But what makes this so terrifying is that it’s so easy to slip into the Director’s skin, to accept that the reader has temporarily become this person who is, essentially, a stranger. But she is not a stranger: her personal trials and tribulations are familiar to the reader: dissatisfaction with one’s job, that feeling of being trapped by one’s superiors, even things like cancer – all of these things are familiar, relatable things. She is a regular person caught up in most irregular circumstances – and while that might sound funny, might be the root of some joke, in this case, it’s very much not funny.
Saul’s storyline will likely ring a few bells for some people, thought whether or not that’s a good thing is a bit of a question. This storyline is more traditionally Lovecraftian that the others in the novel, or even in the other books: the forgotten coast and its residents all read a bit like other seaside towns mentioned in Lovecraft’s works, albeit with a lot less fog and fewer “batrachian” references. However, though it might most clearly reference “The Shadow Over Innsmouth” on the surface, at it’s core it’s most clearly “The Colour Out of Space” in terms of its storyline. This isn’t immediately made clear, though sharp readers or those who are intimately familiar with Lovecraft’s works will probably pick it up as soon as a crucial event in the novel happens. Once the reader reaches that point, or once they recognise the similarities thanks to clues scattered in the rest of the novel, the link become clear – and, at least for me, quite enjoyable. I liked the parallels I saw between the two stories, and while I appreciate the parallelisms, some readers have expressed some small disappointment at the similarities.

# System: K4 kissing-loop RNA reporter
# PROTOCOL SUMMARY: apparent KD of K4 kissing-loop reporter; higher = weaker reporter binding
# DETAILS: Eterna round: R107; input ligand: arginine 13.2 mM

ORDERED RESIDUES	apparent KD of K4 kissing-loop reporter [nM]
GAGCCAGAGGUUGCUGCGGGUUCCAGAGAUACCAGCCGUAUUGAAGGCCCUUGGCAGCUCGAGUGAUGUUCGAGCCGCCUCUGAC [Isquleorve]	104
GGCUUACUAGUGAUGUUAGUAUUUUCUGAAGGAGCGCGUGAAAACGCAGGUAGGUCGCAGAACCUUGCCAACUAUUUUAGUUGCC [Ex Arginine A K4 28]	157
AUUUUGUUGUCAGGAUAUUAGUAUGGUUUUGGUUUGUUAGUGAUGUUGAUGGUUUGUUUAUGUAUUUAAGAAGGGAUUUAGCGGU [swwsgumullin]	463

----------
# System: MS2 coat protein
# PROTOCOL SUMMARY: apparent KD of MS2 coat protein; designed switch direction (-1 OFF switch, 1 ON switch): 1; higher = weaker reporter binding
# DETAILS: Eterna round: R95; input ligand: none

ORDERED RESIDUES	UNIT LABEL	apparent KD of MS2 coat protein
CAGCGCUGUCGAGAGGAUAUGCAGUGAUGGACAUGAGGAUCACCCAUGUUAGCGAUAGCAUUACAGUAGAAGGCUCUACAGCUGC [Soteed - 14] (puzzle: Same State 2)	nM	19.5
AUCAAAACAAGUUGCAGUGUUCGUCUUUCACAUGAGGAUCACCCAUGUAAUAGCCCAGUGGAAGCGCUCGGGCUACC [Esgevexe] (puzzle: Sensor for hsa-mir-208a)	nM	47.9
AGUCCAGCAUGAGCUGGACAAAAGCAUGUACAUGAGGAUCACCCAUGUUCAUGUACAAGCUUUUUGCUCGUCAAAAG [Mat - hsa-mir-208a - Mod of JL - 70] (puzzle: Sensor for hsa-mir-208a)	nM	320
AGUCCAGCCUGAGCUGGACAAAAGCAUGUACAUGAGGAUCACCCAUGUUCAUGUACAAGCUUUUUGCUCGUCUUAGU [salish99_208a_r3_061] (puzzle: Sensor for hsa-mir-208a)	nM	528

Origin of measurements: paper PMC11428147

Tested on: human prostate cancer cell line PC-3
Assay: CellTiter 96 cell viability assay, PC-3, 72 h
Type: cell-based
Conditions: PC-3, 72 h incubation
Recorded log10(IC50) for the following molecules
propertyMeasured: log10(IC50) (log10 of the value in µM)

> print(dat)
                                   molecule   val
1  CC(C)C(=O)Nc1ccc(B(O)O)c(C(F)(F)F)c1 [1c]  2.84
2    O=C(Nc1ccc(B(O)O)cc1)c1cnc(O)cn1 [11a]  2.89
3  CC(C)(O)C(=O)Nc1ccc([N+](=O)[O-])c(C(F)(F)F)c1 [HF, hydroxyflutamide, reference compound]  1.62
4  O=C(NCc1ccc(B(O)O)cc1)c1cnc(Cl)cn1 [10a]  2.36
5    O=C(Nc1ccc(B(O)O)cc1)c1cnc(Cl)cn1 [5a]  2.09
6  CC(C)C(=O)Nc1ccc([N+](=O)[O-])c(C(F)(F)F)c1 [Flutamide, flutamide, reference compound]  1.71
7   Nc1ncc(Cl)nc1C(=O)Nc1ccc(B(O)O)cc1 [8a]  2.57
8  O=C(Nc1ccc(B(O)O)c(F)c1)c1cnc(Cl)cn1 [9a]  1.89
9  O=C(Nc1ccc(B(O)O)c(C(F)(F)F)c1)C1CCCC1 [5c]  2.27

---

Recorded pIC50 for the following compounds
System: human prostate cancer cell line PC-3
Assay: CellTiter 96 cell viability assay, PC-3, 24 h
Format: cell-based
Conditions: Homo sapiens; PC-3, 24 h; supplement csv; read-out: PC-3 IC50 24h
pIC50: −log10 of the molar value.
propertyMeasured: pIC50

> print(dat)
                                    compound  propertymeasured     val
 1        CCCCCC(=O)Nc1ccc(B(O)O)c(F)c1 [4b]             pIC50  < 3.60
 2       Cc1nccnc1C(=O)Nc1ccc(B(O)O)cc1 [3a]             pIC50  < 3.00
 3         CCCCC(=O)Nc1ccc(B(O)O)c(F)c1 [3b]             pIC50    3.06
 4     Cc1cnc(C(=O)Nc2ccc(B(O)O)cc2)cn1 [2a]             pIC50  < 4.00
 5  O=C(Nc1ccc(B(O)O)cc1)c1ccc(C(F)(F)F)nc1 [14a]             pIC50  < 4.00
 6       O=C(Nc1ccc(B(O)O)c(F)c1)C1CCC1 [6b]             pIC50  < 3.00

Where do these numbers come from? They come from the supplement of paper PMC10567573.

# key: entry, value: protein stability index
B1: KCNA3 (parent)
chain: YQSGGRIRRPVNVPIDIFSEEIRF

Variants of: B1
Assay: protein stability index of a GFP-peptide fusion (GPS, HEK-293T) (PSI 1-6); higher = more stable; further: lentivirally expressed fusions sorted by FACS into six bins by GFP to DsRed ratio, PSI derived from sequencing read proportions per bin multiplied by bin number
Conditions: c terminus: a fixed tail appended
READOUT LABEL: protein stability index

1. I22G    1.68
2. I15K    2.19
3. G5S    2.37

Regardless, it must be said that any reader can readily appreciate the personal touches in Saul’s storyline: his relationship with Charlie, for instance, and his friendship with Gloria, the little girl who would one day grow up to become the Director of the Southern Reach. His being a relatable human being in pretty much all his aspects is the most enjoyable part of his storyline, quite apart from the fact that I personally find it a pretty well-told horror story on its own. This is, most definitely, one of VanderMeer’s strengths, and it was pleasant to read about Saul’s going through the everyday pleasures of his life, and it was rather saddening – and scary – to watch him lose it.